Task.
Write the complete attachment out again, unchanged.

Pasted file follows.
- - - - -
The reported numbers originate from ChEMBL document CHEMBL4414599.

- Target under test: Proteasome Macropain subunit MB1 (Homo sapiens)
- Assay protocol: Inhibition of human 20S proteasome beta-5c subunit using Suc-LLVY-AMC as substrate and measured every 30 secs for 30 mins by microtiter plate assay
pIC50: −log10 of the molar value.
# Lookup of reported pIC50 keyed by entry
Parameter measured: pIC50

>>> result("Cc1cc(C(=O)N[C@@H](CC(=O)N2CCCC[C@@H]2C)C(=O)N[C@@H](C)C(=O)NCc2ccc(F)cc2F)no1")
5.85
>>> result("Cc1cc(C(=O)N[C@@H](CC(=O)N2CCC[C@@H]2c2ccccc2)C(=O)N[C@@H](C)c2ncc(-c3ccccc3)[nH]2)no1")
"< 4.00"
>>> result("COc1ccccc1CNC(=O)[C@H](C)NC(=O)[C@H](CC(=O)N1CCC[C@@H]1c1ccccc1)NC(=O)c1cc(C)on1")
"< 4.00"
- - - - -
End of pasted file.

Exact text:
The reported numbers originate from ChEMBL document CHEMBL4414599.

- Target under test: Proteasome Macropain subunit MB1 (Homo sapiens)
- Assay protocol: Inhibition of human 20S proteasome beta-5c subunit using Suc-LLVY-AMC as substrate and measured every 30 secs for 30 mins by microtiter plate assay
pIC50: −log10 of the molar value.
# Lookup of reported pIC50 keyed by entry
Parameter measured: pIC50

>>> result("Cc1cc(C(=O)N[C@@H](CC(=O)N2CCCC[C@@H]2C)C(=O)N[C@@H](C)C(=O)NCc2ccc(F)cc2F)no1")
5.85
>>> result("Cc1cc(C(=O)N[C@@H](CC(=O)N2CCC[C@@H]2c2ccccc2)C(=O)N[C@@H](C)c2ncc(-c3ccccc3)[nH]2)no1")
"< 4.00"
>>> result("COc1ccccc1CNC(=O)[C@H](C)NC(=O)[C@H](CC(=O)N1CCC[C@@H]1c1ccccc1)NC(=O)c1cc(C)on1")
"< 4.00"